The National Football League’s Rooney Rule — adopted in 2003 to promote diverse leadership and named for Dan Rooney, the progressive late owner of the Pittsburgh Steelers — has been expanded to include women. This news was one of the biggest stories to come out of the league’s annual meeting, held in Palm Beach, Florida last month.
The Rooney Rule requires teams to interview at least two external minority candidates for positions at several levels of leadership — including general manager and other front office positions. The revised rule now requires all teams to interview at least two women and/or persons of color when hiring for prominent positions, and all interviews must be conducted in person.
“The question is if including women under the Rooney Rule for coaching vacancies could result in fewer racial minorities interviewing for those roles,” wrote Lindsay Jones for TheAthletic.com. “For example, it is now possible that a team could fulfill the Rooney Rule requirement for a head coaching vacancy interviewing two white women and no Black men.”
Current Steelers owner Art Rooney (Dan’s son) and chair of the NFL’s Workplace Diversity Committee indicated that the pool of women likely to interview for head coaching jobs is small. “For that reason, we didn’t see it as inhibiting the number of interviews by racial minorities at this point in time,” he told TheAthletic.com. “Obviously, we can address that as time goes on.”
As BleacherReport.com noted: “During the 2021 season, women made up 38.8 percent of the NFL league office, according to The Institute for Diversity and Ethics in Sport. In addition, women made up 25.3 percent of teams’ senior administration, 3.1 percent of CEOs and presidents and 1.5 percent of assistant coaches. With the Rooney Rule changes, those numbers could increase in 2022.”
Additionally, a formal resolution was adopted at the NFL’s annual meeting that requires all teams to “employ a … female or a member of an ethnic or racial minority to serve as an offensive assistant. This person will receive a one-year contract and work closely with the head coach and offensive staff to gain experience. Clubs will receive reimbursement from a league-wide fund towards the coach’s salary for up to two years.”
Many current head coaches in the league have offensive experience, and the NFL said via a statement that “we believe this resolution will assist greatly in continuing to source and identify diverse candidates earlier in their career, providing pipeline depth and furthering developing the diverse offensive pipeline.”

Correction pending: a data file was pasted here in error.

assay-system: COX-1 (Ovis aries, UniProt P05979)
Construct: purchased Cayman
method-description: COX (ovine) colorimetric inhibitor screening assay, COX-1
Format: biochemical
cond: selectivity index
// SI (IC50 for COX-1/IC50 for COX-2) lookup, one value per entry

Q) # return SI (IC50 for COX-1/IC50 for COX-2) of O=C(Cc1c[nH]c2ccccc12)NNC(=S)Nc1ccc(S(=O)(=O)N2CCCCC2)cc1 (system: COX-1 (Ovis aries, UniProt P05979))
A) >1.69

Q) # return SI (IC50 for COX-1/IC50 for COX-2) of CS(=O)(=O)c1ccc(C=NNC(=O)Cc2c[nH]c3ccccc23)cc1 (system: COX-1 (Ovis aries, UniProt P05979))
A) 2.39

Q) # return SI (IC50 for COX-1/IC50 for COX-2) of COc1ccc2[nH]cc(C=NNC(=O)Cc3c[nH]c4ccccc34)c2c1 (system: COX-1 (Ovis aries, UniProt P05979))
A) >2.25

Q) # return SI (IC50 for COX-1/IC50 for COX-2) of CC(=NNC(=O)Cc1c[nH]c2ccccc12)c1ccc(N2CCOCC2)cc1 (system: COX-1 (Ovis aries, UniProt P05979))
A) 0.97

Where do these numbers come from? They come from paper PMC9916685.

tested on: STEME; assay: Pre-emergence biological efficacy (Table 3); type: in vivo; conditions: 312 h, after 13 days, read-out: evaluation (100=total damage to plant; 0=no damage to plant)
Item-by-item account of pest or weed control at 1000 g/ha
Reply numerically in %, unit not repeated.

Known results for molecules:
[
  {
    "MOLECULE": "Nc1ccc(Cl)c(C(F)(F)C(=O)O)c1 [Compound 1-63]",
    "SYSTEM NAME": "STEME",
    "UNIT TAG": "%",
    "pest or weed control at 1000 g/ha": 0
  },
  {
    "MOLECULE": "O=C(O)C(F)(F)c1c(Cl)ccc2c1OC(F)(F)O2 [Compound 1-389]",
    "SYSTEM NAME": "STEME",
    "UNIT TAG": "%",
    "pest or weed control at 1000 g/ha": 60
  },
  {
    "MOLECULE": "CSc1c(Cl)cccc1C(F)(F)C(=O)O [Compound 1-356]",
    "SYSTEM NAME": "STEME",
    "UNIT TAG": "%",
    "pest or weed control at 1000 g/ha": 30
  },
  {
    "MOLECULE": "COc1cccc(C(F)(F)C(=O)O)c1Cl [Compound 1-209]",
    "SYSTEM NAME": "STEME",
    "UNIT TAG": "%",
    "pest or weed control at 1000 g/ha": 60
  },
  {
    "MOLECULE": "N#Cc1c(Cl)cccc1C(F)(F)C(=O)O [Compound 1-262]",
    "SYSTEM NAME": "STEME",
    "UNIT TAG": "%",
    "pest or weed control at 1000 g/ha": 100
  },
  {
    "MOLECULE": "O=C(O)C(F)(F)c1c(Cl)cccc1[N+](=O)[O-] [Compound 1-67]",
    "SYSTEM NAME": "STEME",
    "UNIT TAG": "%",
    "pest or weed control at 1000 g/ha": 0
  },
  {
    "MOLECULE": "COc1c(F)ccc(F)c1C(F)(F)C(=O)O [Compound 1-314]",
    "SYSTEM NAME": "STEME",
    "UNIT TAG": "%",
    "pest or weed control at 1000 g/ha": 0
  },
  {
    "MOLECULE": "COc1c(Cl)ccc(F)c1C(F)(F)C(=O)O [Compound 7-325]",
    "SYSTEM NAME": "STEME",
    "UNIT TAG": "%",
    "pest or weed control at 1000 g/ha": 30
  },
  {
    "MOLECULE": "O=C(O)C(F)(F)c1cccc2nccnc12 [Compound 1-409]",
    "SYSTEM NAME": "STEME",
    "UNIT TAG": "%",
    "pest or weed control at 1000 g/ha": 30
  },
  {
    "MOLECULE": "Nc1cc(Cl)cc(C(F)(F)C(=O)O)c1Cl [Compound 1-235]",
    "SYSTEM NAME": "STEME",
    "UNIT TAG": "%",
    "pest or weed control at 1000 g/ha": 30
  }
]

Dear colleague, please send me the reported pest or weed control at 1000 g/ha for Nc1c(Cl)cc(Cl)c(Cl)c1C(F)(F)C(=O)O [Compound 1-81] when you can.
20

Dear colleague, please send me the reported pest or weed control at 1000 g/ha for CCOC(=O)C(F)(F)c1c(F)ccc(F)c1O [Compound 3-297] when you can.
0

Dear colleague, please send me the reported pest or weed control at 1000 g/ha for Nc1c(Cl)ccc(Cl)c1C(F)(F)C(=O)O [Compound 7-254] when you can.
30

“We’ve worked for years and made progress in many areas to ensure that staff and leaders in our office and at our clubs reflect the racial and gender makeup of America, but we have more work to do, particularly at the head coach and front-office level,” NFL commissioner Roger Goodell said in a statement obtained by CNN.com.
To that end, the league also formed the new NFL Diversity Advisory Committee – which includes business leaders, academics and former Houston Texans General Manager Rick Smith — to review league and club policies.
“The six-member committee will lend its expert, external perspective on industry best practices and will evaluate league and club diversity, equity and inclusion (DEI) strategies and initiatives, including all hiring processes, policies and procedures, with a primary focus on senior-level coach and front office personnel positions,” according to the NFL. “After completing this evaluation, the committee will provide comprehensive recommendations to the league office and club ownership for consideration.”
Diversity is a hot topic in the NFL right now, thanks to the lawsuit filed in February by former Miami Dolphins head coach (and now senior defensive assistant and linebackers coach for the Steelers) Brian Flores against the NFL and three teams, alleging racist hiring practices.
“God has gifted me with a special talent to coach the game of football, but the need for change is bigger than my personal goals,” Flores said at the time in a statement released by the law firm representing him in the case. “My sincere hope is that by standing up against systemic racism in the NFL, others will join me to ensure that positive change is made for generations to come.”
Goodell responded at a news conference later that month, admitting the NFL “fell short … by a lot” on hiring Black and minority coaches.